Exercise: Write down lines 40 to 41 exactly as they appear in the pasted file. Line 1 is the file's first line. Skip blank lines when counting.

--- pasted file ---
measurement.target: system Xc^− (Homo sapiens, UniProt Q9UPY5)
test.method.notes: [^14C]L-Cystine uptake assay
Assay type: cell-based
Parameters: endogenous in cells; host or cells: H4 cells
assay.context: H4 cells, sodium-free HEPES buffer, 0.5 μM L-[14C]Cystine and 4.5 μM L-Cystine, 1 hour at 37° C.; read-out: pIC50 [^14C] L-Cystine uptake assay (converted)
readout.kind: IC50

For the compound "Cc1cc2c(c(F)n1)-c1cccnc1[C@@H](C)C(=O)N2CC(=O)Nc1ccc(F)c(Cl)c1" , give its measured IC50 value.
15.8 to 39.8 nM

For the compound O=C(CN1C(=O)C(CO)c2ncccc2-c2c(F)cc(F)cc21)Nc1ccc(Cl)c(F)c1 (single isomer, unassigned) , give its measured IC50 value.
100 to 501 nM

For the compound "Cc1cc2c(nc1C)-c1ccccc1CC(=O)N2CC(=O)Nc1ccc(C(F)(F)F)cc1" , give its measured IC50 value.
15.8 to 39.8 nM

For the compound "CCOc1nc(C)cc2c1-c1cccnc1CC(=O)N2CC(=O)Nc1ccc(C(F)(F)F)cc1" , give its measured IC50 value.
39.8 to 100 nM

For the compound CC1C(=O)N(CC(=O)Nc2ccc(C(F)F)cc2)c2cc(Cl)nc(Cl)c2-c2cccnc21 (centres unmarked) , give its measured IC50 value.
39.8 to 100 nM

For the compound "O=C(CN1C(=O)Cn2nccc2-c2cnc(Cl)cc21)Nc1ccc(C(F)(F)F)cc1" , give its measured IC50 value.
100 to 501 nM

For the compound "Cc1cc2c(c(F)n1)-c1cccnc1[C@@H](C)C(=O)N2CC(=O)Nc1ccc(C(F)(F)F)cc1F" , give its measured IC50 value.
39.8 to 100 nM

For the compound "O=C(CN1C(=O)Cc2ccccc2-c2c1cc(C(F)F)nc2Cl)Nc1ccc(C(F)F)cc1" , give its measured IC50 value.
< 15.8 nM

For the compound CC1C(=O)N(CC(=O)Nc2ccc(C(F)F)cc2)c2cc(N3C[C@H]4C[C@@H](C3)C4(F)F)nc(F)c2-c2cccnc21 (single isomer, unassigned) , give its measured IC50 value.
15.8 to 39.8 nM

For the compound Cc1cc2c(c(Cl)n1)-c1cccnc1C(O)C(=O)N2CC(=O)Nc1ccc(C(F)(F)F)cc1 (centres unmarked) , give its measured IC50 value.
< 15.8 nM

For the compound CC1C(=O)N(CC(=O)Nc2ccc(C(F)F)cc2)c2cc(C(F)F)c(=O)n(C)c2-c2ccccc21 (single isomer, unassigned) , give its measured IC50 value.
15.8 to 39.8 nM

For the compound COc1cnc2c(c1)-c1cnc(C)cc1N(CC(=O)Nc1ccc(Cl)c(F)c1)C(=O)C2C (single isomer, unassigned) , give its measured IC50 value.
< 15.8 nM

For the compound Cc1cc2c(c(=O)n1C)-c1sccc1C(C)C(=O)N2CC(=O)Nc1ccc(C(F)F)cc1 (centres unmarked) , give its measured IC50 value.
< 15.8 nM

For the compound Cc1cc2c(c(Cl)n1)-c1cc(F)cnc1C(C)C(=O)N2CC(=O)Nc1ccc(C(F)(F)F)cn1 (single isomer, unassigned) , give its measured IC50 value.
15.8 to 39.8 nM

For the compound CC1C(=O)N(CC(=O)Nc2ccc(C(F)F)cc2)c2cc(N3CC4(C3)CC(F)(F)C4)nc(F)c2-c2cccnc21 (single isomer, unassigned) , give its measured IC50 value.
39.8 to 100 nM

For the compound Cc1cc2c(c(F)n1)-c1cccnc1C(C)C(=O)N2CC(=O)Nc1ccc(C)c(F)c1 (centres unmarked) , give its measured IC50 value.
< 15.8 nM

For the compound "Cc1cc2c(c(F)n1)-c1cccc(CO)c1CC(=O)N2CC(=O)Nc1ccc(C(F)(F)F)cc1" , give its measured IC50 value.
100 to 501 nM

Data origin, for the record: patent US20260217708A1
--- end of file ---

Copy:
100 to 501 nM

Data origin, for the record: patent US20260217708A1